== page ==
chapter  4
25 Pages

THE CLANDESTINE POLITICAL ECONOMY OF WAR AND PEACE IN BOSNIA

ByPETER ANDREAS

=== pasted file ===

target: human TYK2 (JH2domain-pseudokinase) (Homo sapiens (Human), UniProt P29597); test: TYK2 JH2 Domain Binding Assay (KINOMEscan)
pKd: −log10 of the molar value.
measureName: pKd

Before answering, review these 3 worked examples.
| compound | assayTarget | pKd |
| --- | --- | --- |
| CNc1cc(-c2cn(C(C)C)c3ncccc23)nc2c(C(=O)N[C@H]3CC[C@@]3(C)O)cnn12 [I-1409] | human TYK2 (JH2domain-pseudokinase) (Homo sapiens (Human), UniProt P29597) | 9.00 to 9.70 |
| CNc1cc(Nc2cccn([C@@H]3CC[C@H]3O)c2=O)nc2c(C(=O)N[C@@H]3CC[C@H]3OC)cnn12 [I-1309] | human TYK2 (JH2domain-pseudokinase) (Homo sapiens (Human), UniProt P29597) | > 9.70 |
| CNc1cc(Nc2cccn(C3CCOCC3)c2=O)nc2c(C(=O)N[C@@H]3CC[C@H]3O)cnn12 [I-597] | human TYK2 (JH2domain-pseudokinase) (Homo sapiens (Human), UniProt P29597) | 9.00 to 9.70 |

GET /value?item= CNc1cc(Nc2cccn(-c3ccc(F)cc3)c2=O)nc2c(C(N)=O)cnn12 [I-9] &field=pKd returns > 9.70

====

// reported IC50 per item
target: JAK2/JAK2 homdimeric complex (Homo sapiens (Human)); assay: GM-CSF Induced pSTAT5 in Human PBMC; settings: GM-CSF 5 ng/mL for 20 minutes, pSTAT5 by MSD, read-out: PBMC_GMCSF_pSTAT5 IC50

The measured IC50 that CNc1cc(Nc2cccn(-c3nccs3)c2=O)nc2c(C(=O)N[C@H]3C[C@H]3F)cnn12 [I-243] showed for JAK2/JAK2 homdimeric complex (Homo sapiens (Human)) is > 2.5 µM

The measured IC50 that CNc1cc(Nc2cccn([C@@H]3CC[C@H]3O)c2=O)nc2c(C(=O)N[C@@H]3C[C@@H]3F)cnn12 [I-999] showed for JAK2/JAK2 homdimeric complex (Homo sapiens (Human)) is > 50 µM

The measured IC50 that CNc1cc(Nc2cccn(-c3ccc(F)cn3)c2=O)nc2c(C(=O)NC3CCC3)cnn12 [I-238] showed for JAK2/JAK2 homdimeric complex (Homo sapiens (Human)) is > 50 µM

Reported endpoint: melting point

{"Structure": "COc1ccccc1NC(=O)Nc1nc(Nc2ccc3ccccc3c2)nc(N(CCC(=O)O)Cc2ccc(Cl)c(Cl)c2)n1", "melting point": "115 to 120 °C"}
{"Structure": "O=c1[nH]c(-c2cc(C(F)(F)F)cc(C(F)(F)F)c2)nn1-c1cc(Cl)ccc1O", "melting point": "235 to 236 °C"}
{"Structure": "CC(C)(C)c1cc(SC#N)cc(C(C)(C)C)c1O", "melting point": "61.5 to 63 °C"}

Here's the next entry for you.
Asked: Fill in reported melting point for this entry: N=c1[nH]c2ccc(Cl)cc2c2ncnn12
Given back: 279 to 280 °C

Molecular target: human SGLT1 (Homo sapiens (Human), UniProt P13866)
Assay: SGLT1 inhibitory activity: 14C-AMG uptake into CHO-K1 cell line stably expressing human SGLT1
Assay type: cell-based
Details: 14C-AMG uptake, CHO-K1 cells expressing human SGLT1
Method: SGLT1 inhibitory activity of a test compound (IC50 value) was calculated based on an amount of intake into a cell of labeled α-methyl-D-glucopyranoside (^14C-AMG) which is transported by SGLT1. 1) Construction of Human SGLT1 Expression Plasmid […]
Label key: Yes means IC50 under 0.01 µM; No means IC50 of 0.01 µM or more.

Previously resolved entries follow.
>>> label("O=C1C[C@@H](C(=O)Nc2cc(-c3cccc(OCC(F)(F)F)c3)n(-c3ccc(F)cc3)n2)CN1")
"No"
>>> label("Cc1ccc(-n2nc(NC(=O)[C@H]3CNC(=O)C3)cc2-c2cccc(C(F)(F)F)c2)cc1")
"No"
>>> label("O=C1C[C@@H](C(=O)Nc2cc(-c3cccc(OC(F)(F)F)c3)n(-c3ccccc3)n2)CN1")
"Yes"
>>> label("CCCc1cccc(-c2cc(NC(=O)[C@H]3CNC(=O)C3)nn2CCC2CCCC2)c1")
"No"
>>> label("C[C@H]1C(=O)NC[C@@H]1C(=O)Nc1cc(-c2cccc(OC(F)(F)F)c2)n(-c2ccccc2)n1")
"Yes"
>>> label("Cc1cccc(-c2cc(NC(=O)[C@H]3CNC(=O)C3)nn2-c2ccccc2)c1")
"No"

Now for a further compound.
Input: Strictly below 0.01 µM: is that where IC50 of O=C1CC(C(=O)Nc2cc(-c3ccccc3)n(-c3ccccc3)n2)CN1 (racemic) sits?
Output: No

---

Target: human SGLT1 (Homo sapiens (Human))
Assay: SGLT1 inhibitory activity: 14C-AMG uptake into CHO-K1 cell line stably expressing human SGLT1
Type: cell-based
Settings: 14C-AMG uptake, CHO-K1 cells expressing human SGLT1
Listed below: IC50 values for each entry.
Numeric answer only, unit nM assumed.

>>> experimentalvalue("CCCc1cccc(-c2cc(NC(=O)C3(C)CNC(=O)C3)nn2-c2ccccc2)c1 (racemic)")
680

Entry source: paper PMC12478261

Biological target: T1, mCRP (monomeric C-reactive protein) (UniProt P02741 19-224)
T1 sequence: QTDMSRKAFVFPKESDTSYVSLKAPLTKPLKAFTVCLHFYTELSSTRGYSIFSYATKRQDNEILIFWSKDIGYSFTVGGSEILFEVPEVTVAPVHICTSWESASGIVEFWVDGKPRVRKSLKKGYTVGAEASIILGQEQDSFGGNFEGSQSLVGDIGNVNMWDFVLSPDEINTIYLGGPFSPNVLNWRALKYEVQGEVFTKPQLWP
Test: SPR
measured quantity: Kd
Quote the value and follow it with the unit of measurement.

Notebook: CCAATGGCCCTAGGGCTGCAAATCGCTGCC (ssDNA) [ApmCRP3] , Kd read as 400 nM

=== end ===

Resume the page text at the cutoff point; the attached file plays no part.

Virtually all contemporary wars, such as in the Balkans, the Caucasus, Central Asia, and West Africa, are intrastate wars.2 These wars tend to have a criminalized component: in various ways and to varying degrees they use smuggling networks and criminal actors to create and sustain the material basis for warfare. Although it is important to recognize that the political economy of all wars – large and small, old and new – have a clandestine side, it is particularly evident in intrastate conflicts that take place in a context of anemic state capacity, limited production, and reliance on external funding and supplies. Such conflicts are partly made possible by “taxing” and diverting humanitarian aid, diaspora remittances, illicit exports and clandestine trading across front lines, and blackmarket sale of looted goods.3 They may utilize quasi-private criminal combatants who operate in the absence of, alongside, and sometimes within formal military units, and who are especially prevalent when at least one side does not have a regular army and is not a full-fledged state.